“Why isn’t my house selling?” is something we hear often when people reach out to us about their house or condo in Hawaii. Waiting for a buyer can be stressful when you’re selling your home, especially in a hot Hawaii real estate market when you thought homes last for hours, not days. Emotionally, the constant preparations for showings every weekend and subsequent let down as no offers follow can be exhausting. Financially, depending on the circumstances you’re facing, the bills keep piling up as time passes. If you’ve had to relocate elsewhere on island or to the mainland, you’re now carrying the burden of paying and caring for two properties. If the days are adding up to weeks and months, it can become downright depressing as every day passes, watching every house except yours get snatched up. But there are likely a few reasons why your Hawaii house isn’t selling.
Maybe it’s time to change things up! When a listing lingers on the Hawaii market, something isn’t right – perhaps more than one thing. When it’s just isn’t working, you fix it. Given that you have mere seconds to capture the attention of the average buyer online (or in person from the street), no singular fix is necessarily more important than the other. It all matters when you list your home. By learning these six reasons your Hawaii house isn’t selling, you can make better-informed decisions and finally sell your home and turn the page.
When buyers are researching homes, they quickly become intimately familiar with the best locations and associated pricing. If the features, location, and other determining factors don’t add up to your asking price, then this is most likely the reason your Hawaii house isn’t selling, i.e. you’re overpriced (yes, you can still be overpriced in a hot market).
While buyers are willing to make offers lower than the asking price, they don’t want to deal with the discomfort of coming in with an offer so far below the asking price that it would appear insulting. Overpricing equates to starting on the wrong foot with your listing. Setting the price right from the beginning is the best way to limit the time your home sits on the market and more quickly connects you with your end buyer.
When buyers are walking through your home, they have expectations built around the latest technology and styles and most up-to-date modern features of today’s homes. You may need to renovate and update certain elements of your house, from countertops and cabinets to appliances and faucets and other convenient features that meet the demands of technology. While you may love the wallpaper you’ve had since 1972, it’s likely turning off your potential buyers and could be the very reason your Hawaii house isn’t selling (although we hear wallpaper is making a comeback!).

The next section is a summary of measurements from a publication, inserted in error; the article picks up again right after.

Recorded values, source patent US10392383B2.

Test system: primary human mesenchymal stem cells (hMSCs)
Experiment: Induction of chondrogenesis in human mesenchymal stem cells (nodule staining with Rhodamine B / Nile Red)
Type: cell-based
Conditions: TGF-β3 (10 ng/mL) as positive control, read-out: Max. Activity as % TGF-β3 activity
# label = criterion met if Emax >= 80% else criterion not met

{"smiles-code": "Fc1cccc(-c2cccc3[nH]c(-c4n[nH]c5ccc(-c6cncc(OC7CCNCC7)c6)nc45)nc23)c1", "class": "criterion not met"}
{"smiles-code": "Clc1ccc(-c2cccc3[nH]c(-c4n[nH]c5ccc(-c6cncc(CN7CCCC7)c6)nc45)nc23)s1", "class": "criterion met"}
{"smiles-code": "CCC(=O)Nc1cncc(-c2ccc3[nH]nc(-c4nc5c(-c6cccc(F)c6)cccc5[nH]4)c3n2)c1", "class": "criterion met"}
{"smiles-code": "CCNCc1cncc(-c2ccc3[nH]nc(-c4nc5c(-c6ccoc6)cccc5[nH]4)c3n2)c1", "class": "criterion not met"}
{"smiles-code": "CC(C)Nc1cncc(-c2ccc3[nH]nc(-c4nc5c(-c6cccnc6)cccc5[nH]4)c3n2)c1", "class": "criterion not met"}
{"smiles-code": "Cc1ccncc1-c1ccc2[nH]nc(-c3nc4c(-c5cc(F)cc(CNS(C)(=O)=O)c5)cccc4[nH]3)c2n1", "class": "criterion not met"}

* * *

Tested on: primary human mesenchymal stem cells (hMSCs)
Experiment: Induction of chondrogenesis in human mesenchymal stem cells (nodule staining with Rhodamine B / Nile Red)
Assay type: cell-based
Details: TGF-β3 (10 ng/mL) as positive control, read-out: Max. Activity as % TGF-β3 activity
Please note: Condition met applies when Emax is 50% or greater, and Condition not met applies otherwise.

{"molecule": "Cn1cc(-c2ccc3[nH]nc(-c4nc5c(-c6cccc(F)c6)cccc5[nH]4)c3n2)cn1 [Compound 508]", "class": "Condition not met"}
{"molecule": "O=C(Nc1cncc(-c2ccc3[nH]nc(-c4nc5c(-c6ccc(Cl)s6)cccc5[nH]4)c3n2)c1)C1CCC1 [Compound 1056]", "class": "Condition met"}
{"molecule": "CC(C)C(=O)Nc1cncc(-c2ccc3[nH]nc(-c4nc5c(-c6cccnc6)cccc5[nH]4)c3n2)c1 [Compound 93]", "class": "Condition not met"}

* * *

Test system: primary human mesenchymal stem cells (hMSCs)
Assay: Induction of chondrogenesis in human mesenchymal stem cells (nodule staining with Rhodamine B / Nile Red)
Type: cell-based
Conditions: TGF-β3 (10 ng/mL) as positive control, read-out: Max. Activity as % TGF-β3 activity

Deferred maintenance and needed repairs — this is likely why your Hawaii house isn’t selling. The majority of buyers seek a home ready for their family to move right into and begin their new life. Additionally, as you may have already learned, bargain hunters typically include contingencies in their purchase offer asking for credits against the cost of repairs – or for you to actually attend to the repairs yourself (yuck). These deductions often make the net offer come in far below the home’s value, even with the need for repairs. Unless your home is brand new (past 5 years), there are likely to be some repairs you’re aware of that need to be completed – many homes in Hawaii need some TLC and general love. Keep in mind that the consequences of failure of disclosure these items in traditional home sales can be extremely costly if you end up in court. Disclose everything.
Advertising is a multifaceted strategy. Not only do you need professional photographs (your iPhone doesn’t count), but buyers also have expectations these days of virtual 360 tours (check out this 3D walkthrough of a house we purchased and renovated in Kaneohe’s Haiku Plantation), which require the services of professional photographers and drone pilots, ex. Matterhorn operators. The write-up needs to entice them with a tantalizing description of the property to keep their attention on your listing instead of the competition’s. If you or your real estate agent haven’t taken advantage of the vast pool of buyers offered by optimal advertising reach and content, this may be the reason your Hawaii house isn’t selling. Bottom line: marketing is important and deserves a professional’s attention.
Have you removed any personal items and mentally opened the door to new buyers? Staging is commonly used in marketing homes for sale today because it gives the buyers a blank canvas to imagine themselves physically occupying the space. If your family’s Vegas vacation photograph is on the mantle, or your favorite color tone of Hawaiian blue ocean is on the walls, it can prevent the buyer from picturing themselves living in the home – if they don’t like blue. Using neutral tones and removing some of your visible belongings during walk-throughs can help reduce the time on the market by making your home more universally appealing. If it appears to be someone else’s home already, this is a potential reason your Hawaii house isn’t selling.
All of the above steps are meant to driving interest in your property and, ultimately, showing appointments and offers. The meetings equate to time out of your busy day, and showings mean keeping the home looking ‘magazine perfect’ at the drop of a hat. If you’re unable or unwilling to make your home open and available, sometimes with not much more than a moment’s notice, then you probably found the reason your Hawaii house isn’t selling.
But why wait or worry at all? Oahu Home Buyers will pay you a great price, even if your Hawaii house isn’t selling on the MLS. Find out how we can help solve your problems! Oahu Home Buyers makes it easy, just call (808) 333-3677 or send us a message today.